A community for students.
Here's the question you clicked on:
 0 viewing
Mashy
 4 years ago
Why em waves cannot be deflected by a suitable magnetic or an electric field?
My doubt is, something made of oscillating magnetic and electric field cannot be deflected by an external field why so?
Mashy
 4 years ago
Why em waves cannot be deflected by a suitable magnetic or an electric field? My doubt is, something made of oscillating magnetic and electric field cannot be deflected by an external field why so?

This Question is Closed

Ishaan94
 4 years ago
Best ResponseYou've already chosen the best response.0Hmm is bending what you mean by deflection?

Ishaan94
 4 years ago
Best ResponseYou've already chosen the best response.0actually bending is possible or at least in my knowledge, do you remember the J.J Thompson experiment? the electron discharge tube one in which he placed two magnets by the tube causing the ray to bend. I am not so sure lemme check my book.

Mashy
 4 years ago
Best ResponseYou've already chosen the best response.0that was the ray of electrons not em waves!

Mashy
 4 years ago
Best ResponseYou've already chosen the best response.0and no light is not bended by any external electric or magnetic fields at all!! :/.. i just can't find a simple explanation!

Ishaan94
 4 years ago
Best ResponseYou've already chosen the best response.0but hmm what if i have a magnet with me and i expose it to an em wave, wouldn't the magnetic field of the magnet cause change in the magnetic field of em wave which further would cause change in electric field.

Mashy
 4 years ago
Best ResponseYou've already chosen the best response.0NOO>. nothing of that sort happens.. if that were true, you would be able to deflect light, visible light via magnetic and electric fields..!! but that doesn't happen.. not one bit!

Mashy
 4 years ago
Best ResponseYou've already chosen the best response.0see its an interesting question.. until james would come and explain us :D!!

Ishaan94
 4 years ago
Best ResponseYou've already chosen the best response.0and what about refraction, why do you think light bends in denser medium i think maybe because atoms are closely packed together and when light has to go through them it gets effected due to their electromagnetic field... maybe not sure

Mashy
 4 years ago
Best ResponseYou've already chosen the best response.0no no.. bending of light is PUUREEELLLYYYY due to the fact that the velocity of the light slows down!..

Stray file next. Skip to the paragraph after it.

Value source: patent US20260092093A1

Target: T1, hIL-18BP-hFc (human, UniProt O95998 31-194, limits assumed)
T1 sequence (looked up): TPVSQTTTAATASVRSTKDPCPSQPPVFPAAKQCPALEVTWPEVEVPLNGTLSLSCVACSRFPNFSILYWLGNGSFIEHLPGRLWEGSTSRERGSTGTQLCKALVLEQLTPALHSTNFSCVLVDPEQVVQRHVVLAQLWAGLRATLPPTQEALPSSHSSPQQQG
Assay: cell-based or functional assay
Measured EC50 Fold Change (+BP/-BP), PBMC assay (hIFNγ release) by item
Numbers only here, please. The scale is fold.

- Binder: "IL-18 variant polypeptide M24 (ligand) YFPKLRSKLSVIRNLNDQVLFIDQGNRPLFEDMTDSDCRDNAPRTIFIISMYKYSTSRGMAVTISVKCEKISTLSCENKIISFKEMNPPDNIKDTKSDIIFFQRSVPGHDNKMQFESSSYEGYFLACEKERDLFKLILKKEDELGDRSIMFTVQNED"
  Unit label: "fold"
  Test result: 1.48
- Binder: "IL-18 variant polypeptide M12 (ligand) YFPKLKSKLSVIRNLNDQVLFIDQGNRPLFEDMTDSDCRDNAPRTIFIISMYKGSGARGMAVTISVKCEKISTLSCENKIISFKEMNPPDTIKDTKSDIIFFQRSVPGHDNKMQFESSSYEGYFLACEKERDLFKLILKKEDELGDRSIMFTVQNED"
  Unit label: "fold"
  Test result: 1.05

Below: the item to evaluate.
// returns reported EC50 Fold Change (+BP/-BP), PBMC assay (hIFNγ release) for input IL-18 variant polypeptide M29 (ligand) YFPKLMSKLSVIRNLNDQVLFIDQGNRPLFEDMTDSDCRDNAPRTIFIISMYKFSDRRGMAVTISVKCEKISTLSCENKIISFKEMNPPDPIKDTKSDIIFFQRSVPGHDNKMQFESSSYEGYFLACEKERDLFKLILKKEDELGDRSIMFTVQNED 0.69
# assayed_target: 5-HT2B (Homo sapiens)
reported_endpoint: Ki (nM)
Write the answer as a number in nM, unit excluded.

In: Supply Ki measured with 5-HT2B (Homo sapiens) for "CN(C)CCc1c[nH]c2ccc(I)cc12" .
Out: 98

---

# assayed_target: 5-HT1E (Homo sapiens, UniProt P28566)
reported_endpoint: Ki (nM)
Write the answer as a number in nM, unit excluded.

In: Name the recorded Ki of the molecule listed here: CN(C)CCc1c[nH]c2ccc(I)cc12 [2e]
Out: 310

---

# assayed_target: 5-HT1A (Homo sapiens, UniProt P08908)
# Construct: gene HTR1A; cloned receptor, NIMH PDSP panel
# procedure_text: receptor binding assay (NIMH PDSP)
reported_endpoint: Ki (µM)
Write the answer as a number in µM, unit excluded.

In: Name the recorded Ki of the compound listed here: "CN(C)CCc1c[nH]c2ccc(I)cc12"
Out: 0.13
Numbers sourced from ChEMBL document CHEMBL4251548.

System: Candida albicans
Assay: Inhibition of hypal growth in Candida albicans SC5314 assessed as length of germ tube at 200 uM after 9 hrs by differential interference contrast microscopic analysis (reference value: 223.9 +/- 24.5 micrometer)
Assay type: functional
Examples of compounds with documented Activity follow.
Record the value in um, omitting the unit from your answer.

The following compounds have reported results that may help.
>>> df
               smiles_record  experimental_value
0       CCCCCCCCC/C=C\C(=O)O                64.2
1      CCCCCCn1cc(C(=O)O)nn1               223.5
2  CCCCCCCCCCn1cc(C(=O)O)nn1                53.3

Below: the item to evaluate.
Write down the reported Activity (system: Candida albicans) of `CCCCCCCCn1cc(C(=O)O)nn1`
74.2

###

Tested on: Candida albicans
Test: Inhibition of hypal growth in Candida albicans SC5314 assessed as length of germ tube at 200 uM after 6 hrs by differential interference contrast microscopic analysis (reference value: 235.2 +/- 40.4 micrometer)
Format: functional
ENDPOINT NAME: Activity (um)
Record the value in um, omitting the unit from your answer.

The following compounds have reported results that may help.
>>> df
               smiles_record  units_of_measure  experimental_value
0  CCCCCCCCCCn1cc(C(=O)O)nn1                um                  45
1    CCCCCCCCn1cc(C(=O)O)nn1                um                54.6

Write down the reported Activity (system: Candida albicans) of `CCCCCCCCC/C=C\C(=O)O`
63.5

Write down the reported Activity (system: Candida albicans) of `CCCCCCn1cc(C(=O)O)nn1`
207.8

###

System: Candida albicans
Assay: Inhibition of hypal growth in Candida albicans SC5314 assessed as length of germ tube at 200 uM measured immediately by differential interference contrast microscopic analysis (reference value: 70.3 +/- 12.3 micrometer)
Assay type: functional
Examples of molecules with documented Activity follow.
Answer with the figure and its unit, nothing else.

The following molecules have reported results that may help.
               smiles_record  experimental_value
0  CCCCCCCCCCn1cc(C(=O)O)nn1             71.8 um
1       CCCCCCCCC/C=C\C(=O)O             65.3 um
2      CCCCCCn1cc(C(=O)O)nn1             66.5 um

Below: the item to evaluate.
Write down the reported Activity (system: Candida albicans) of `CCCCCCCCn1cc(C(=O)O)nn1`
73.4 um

Ishaan94
 4 years ago
Best ResponseYou've already chosen the best response.0strange none of my ideas work

Ishaan94
 4 years ago
Best ResponseYou've already chosen the best response.0but this stuff is interesting

Mashy
 4 years ago
Best ResponseYou've already chosen the best response.0dude you are in second puc, when i was in second puc, i didn't EVEN THINK ABOUT THESE STUFFFFF, you are like WAY WAY WAY ahead of me when i was your age!!

Ishaan94
 4 years ago
Best ResponseYou've already chosen the best response.0it's in the course this is why i know about it

Ishaan94
 4 years ago
Best ResponseYou've already chosen the best response.0i mean not this but a little explanation about it

Mashy
 4 years ago
Best ResponseYou've already chosen the best response.0even i had it in my course.. and i never gave a thought to it :P

Ishaan94
 4 years ago
Best ResponseYou've already chosen the best response.0thanks, you like physics which counts more and being passionate about it earns you bonus points you will definitely do good if you get in physics

Mashy
 4 years ago
Best ResponseYou've already chosen the best response.0ok this is what i got from some site "There is no first order interaction between light and an electric or magnetic field IN VACUUM until you achieve such intense fields that the vacuum decays (a nucleus with Z=1/(α) or a magnetic field about 100X as powerful as a magnetar). Also consider the Sharnhorst effect.".. so i guess what that means is we cannot create strong enough fields to deflect them may be! :/

Ishaan94
 4 years ago
Best ResponseYou've already chosen the best response.0oh hmm maybe so what happens in processes like polarization if polarization can reduce light's intensity can't something like that help in bending of light?
Ask your own question
Sign UpFind more explanations on OpenStudy
Your question is ready. Sign up for free to start getting answers.
spraguer
(Moderator)
5
→ View Detailed Profile
is replying to Can someone tell me what button the professor is hitting...
23
 Teamwork 19 Teammate
 Problem Solving 19 Hero
 Engagement 19 Mad Hatter
 You have blocked this person.
 ✔ You're a fan Checking fan status...
Thanks for being so helpful in mathematics. If you are getting quality help, make sure you spread the word about OpenStudy.